Cary, NC – This week the focus was on the council/staff working retreat. Other than that there wasn’t much going on.
Monday and Tuesday – Planning for the Week
Monday I met with the manager for our weekly one-on-one. We went over the agenda for the retreat. I was also given the Quarter 2 summary.
Tuesday I had dinner with a couple of council members to discuss a variety of items.
Thursday – Start of Work Retreat
Thursday the council headed to the coast for the annual council/staff working retreat. We arrived around 6 PM and gathered for dinner. Since the dinner included a majority of council it was a public meeting and the public was notified earlier in the week. Even though this was a public meeting the council was not allowed to talk about any town business and as always that rule was strictly followed.
Friday – Town of Cary Work Retreat
Friday before beginning work a group of us did a run on the beach at 7 AM which had about half a dozen participants out of 30 attendees. The working part of the retreat began Friday morning at 9 AM. Our conference room was big enough to have plenty of seating, access to audio-video, and plenty of snacks. As it is with every retreat there is a table setting with your personal favorite snacks at your seat. Mine included everything from a tomato to snickers. Our first day was spent looking at things from a high level or the “balcony” as we called it.
The morning session, “bridging the gap between politics and the profession”, was presented by Dr. Nalbandian from Kansas University who holds a doctorate in philosophy. He is an expert in human resources management and specializes in politics and administration in local government. In addition to his academic work, he served eight years on the Lawrence, Kansas City Council including two terms as mayor. From this experience he has a perspective from both the council and staff sides of local government. In his presentation he affirmed many of the things Cary is already doing. That is the council addresses difficult policy problems, builds capacity to work effectively together, and has a productive relationship with staff. He stated that the role of governing body is community building and talked about political values:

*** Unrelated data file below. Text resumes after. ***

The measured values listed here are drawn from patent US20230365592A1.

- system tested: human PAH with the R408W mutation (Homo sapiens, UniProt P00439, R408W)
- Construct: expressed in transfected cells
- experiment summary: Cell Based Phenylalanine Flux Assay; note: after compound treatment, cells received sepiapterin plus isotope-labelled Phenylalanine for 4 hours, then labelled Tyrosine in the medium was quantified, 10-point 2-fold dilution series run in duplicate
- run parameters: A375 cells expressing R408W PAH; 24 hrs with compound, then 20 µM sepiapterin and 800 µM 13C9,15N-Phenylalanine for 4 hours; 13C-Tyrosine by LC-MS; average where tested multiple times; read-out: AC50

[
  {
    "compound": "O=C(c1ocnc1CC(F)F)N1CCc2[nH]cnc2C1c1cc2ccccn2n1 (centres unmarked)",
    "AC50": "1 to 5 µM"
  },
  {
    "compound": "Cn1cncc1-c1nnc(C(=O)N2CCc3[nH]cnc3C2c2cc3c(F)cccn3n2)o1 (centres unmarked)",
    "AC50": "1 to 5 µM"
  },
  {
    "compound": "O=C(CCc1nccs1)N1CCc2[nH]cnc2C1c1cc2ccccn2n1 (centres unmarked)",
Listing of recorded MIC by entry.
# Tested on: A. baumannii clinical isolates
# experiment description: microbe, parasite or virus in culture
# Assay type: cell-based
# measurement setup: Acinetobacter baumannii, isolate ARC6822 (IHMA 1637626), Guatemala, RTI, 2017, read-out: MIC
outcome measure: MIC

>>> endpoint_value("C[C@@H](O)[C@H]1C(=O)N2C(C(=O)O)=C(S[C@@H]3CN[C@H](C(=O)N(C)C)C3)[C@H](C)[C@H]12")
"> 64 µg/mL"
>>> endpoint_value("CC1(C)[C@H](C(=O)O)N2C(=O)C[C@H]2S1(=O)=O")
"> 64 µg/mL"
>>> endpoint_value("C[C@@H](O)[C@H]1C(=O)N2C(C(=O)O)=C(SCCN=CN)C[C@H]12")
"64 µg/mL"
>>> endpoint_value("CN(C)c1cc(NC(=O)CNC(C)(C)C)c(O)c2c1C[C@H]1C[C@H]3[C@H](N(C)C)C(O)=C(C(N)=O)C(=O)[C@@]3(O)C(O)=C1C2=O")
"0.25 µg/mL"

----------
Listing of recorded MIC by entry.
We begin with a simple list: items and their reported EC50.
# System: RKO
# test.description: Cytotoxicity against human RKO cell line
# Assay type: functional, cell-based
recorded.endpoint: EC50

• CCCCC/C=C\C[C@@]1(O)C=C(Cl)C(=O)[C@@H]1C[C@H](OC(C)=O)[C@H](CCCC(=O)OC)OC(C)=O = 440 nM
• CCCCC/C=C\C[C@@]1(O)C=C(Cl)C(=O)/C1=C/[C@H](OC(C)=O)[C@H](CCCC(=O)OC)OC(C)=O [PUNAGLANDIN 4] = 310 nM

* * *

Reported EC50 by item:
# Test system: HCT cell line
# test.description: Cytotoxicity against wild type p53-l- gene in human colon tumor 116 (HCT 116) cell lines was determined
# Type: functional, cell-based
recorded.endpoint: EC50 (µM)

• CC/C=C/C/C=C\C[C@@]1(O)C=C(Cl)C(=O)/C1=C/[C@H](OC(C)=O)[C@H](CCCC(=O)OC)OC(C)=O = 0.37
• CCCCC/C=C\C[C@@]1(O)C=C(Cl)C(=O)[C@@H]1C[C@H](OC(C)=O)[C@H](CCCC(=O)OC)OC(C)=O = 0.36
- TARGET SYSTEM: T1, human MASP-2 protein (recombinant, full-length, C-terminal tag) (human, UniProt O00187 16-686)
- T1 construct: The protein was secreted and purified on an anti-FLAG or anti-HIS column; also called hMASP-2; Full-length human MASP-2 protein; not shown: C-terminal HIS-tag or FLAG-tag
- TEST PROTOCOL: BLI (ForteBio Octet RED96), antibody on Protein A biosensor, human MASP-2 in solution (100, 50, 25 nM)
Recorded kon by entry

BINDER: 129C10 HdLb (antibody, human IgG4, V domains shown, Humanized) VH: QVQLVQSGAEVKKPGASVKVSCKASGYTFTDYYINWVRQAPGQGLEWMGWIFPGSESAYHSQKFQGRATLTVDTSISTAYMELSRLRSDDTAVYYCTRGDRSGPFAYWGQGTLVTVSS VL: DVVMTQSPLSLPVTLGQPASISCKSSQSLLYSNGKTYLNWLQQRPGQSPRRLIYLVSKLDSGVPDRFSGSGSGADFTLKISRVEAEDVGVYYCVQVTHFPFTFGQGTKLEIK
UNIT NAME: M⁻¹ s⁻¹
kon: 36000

“Political values influence public policy development as opposed to the lives of the individuals who make policy. The primary political value in our culture is responsiveness of government officials to public wants and needs. The value of responsiveness is reflected in demands for representation, efficiency, individual rights, and social equity.”
The session included case studies which allowed council members to understand how staff is involved in an issue and allowed staff to understand how council is involved in an issue. The result of this understanding and collaboration is a more efficient and productive team. Dr. Nalbandian did say Cary was unique in many ways including how the council works together and how council works with staff.
The afternoon session was spent reflecting on the past year of change including challenges and successes. It started with a 20 minute video made up of retreat participants answering several questions including:
- What are some of the things that surprised you last year?
- Have you seen a change in organizational communication or collaboration?
- What have you learned about yourself?
- Talk about a situation where you or your group struggled with change.
The video was created and taped several weeks before the retreat. It created a lot of dialog and conversation which lasted a couple of hours. Interjected in the discussion were points made by Dr. Nalbandian earlier in the day.
The second day was spent on more specific topics. It started with second quarter results. Some notable items from the second quarter included:
- Refinancing will save about $10 million in utility interest savings.
- Capital project spending included 56% for streets, 14% for parks, 10% for water, 9% for sewer, 6% for general government, 4% for fire, and about 1% for downtown.
- Several transportation, park, and greenway projects are underway.